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Off-duty NYPD officer shot while sleeping in car between shifts, authorities say

GETTY/Jack Berman

(NEW YORK) -- An off-duty New York Police Department officer is in stable condition after he was struck in the head by a bullet while sleeping in his car between shifts, authorities said.

The officer was resting in his personal car, which was parked in the lot of a Manhattan police precinct, after finishing a late-night shift at a New Year's Eve event in Central Park, according to NYPD Commissioner Keechant Sewell.

While reclined in the driver's seat, a bullet came through the rear passenger window, striking him in the temple, according to NYPD Chief of Detectives James Essig.

The officer awoke at 6:15 a.m. in pain to find his rear window shattered, according to Sewell. An on-duty officer rendered aid and the injured officer was transported to a nearby hospital, where he underwent surgery and had bullet fragments removed from his wound, the commissioner said.

The officer, who officials said is a seven-year veteran of the force and father of two, was not identified. He has a fractured skull but is expected to make a full recovery, officials said.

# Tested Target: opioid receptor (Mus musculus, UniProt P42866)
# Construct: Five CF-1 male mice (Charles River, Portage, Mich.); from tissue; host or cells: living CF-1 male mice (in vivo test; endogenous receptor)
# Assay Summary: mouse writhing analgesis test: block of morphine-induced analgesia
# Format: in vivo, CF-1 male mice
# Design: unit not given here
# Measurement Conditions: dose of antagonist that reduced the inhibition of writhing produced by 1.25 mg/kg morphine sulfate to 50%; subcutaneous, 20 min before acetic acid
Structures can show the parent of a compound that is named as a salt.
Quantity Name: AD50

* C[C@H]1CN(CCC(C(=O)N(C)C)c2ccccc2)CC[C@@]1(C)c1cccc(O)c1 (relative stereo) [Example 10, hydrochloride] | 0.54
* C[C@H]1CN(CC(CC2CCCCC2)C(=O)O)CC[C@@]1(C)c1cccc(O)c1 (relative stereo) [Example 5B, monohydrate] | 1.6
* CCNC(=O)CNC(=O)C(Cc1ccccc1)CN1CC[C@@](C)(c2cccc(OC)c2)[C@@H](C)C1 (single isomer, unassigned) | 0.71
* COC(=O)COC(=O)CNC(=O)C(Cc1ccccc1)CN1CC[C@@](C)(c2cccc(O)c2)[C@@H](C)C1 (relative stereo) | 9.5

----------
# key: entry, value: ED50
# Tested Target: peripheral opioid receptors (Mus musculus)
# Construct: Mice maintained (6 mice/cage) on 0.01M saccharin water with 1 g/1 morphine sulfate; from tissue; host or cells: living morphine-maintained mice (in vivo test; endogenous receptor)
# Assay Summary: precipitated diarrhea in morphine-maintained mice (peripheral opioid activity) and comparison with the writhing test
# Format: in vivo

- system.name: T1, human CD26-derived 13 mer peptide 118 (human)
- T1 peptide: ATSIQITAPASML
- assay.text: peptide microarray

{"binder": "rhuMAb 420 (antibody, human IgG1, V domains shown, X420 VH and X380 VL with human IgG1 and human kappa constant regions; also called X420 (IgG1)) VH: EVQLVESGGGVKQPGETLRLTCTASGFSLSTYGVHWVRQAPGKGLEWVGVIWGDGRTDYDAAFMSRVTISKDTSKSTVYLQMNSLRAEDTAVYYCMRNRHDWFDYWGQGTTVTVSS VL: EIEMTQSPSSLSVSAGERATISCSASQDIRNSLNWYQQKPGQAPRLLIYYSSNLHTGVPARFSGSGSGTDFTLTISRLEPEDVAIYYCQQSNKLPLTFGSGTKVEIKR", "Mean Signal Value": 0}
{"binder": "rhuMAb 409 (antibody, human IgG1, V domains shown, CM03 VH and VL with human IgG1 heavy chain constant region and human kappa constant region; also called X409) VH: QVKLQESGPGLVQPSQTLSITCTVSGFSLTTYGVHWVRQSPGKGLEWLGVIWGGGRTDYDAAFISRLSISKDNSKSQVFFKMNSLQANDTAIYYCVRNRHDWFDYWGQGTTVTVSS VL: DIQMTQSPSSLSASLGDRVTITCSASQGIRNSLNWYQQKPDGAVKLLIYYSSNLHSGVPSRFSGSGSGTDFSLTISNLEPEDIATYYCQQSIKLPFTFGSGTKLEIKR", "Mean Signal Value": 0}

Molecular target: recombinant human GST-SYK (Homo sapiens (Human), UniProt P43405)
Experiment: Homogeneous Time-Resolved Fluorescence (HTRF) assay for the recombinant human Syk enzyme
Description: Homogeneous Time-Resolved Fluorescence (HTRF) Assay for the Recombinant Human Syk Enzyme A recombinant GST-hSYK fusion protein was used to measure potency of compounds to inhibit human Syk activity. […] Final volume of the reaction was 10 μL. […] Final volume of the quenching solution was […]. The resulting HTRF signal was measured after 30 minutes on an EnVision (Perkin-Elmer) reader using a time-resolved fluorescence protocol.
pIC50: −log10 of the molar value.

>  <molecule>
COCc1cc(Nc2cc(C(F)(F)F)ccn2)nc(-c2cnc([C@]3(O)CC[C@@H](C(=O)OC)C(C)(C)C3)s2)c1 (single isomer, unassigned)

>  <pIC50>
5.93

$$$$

"We are grateful that our officer is recovering, as we know this could have been a very tragic outcome," Sewell told reporters outside New York-Presbyterian Hospital, where the office is recuperating. "I also truly believe this incident underscores that there are far too many guns out there in the wrong hands and too many people willing to fire those weapons, and that is something we intend to tackle head-on."

Detectives don't have a motive at this time, and it is unclear if the officer was the intended target, authorities said.

"It appears that the bullet was fired from a significant distance away," Sewell said. "It's hard to tell who the intended target was, if any."

There is a $10,000 reward for information leading to the arrest of the person who fired the gun, Essig said.

Newly-inaugurated New York City Mayor Eric Adams visited the officer in his hospital room on Saturday.

"I knew that this could have turned out differently," Adams, a former New York City police captain, told reporters. "I know that a bullet, when it strikes an individual, it does not stop its path. It continues to rip apart the anatomy of a family and a community."

He vowed to "aggressively" address gun violence in the city.

"That bullet could have struck any person or individual that was walking through the streets," he said. "And I am clear on my mission to aggressively go after those who are carrying violent weapons in our city."

ABC News' Aaron Katersky contributed to this report.

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